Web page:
“So, if its structure is 500 million light years long, it will take 500 million years to pass from one end to the other,” the professor continues.
“But we’re talking about particles that move much slower than light, so it would take billions of years to create a structure of that size — and the universe has only existed for about 14 billion years.”
Sagittarius is not alone
The giant arch discovered by Lopez wasn’t the only large structure discovered by astronomers.
There is also the “Great Wall of Galaxies” (also called CfA2 Great Wall), discovered in 1989 by Margaret Geller and John Hochra. The wall is about 500 million light-years long, 300 million light-years wide, and 15 million light-years deep.
Sloan’s Great Wall is even bigger than that, it is a cosmic structure formed by a giant wall of galaxies, discovered in 2003 c. This wall is about 1.5 billion light-years across.
The discovery of these giant astronomical planets has accelerated further in the past decade.
In 2014, scientists discovered the Laniakea supercluster, a group of galaxies where our Milky Way is located. Laniakea has a diameter of 520 million light-years and a mass equivalent to about 100 quadrillion suns.
In 2016, the BOSS Great Wall was discovered – a complex of galaxies spanning more than a billion light-years. BOSS consists of 830 separate galaxies, which have been pulled together by gravity to form four giant clusters. Galaxies are connected by long filaments of hot gas.
And in 2020, the Antarctic wall, 1.4 billion light-years across, was added to the list.
But the current record holder among these structures is the Hercules-Crown Borealis Great Wall. Discovered in 2013, it spans 10 billion light-years – more than 10% of the size of the visible universe.
“We did the math and realized, ‘Wow, this is the biggest thing in the universe,'” says John Hakila, a professor of physics and astronomy at the University of Alabama in Huntsville, US.
His concern was justified. Haquila and Lopez ran a series of statistical tests to try to prove that the results couldn’t come by chance. For Arco Gigante, the results showed a reliability level of 99.9997%.
In scientific research, the gold standard for statistical significance is known as 5-sigma, which equates to a 1 in 3.5 million probability that the results are due to chance. The giant arc has reached a magnitude of 4.5 sigma, so there is still a possibility that the structure is a random collection of stars.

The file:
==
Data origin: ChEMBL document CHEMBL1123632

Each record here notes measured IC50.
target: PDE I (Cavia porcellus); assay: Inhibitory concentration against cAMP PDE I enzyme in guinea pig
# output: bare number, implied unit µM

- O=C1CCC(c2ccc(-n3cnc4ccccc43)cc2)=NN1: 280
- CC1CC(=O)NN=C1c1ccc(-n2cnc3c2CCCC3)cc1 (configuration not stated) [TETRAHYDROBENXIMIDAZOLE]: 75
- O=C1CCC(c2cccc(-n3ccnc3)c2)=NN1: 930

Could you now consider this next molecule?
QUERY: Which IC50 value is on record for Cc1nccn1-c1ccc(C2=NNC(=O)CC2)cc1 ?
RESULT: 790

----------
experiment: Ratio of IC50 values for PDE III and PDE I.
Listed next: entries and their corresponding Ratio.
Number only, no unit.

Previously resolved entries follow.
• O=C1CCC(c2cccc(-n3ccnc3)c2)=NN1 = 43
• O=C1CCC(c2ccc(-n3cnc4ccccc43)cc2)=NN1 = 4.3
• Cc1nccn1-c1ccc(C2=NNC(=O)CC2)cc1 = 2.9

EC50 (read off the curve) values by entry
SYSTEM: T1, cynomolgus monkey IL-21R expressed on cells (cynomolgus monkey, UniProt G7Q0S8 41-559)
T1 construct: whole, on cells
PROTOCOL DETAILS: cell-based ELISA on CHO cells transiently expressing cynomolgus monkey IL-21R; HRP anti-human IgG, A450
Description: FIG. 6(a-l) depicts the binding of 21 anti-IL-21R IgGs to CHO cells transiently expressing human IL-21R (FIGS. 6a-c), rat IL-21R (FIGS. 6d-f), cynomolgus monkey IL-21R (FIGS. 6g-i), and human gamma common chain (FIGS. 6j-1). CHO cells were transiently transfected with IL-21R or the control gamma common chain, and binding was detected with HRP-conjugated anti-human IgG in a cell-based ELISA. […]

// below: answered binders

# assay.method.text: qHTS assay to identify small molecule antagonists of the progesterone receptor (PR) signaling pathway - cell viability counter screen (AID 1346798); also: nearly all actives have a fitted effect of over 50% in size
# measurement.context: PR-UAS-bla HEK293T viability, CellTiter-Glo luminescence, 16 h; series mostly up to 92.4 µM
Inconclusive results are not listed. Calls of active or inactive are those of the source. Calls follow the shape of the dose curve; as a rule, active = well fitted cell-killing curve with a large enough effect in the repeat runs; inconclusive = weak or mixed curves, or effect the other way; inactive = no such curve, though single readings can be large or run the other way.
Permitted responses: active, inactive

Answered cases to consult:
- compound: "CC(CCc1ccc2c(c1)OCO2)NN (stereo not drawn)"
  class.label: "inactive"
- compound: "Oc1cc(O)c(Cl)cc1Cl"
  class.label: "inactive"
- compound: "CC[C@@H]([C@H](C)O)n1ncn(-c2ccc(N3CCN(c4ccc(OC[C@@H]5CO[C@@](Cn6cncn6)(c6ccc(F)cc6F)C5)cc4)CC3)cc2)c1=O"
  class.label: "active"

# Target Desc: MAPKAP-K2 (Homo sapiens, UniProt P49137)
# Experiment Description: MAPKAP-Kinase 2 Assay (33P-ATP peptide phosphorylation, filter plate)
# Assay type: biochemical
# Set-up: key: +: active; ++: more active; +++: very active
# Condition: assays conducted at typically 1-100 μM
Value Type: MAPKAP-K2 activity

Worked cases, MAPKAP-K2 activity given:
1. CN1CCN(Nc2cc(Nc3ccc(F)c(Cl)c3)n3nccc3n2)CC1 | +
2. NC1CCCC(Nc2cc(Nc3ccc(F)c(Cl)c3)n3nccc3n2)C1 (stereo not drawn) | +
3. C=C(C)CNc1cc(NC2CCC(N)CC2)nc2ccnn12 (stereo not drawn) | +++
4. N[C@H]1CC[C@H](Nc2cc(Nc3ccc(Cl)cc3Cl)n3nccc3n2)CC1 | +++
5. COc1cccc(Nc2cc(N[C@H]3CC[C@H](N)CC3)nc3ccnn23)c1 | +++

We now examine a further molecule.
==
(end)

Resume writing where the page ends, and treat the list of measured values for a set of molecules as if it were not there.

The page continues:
“Our eyes are very good at seeing patterns,” Sarkar explains. “You can see the letters in the clouds, but it’s not a real structure. Your brain is forming a structure based on what is actually random.”
“But I don’t think that’s the case in this case. I think it’s a real physical chain of giant clusters,” says the professor.
If other structures like the Giant Arch and Hercules-Crown Borealis Great Wall prove to exist, astronomers will be forced to rewrite (or at least revise) the Standard Model of cosmology.
This is not the first time the model has needed to be modified. In 1933, scientist Fritz Zwicky, of the California Institute of Technology (Caltech), in the United States, measured the mass of a group of galaxies and concluded that the number was lower than expected.
In fact, the cluster was so small that the galaxies had to separate and escape the cluster’s gravity. So there is something else that must hold the clusters of galaxies together.
This “other thing” is dark matter, a mysterious substance thought to make up 27% of the universe.
In 1998, the model received new tweaks to include dark energy, after two independent teams of astronomers measured the expansion of the universe and found that it was accelerating.
In any case, we must know for sure what to do in the coming years. The Legacy Survey of Space and Time (LSST) is a planned 10-year study of the southern sky that could provide astronomers with an unprecedented view of the universe.
“It takes a lot of effort to make a paradigm shift, especially if people invest their lives and jobs in it,” says Sarkar. “But in science we need to know who is right in the end.”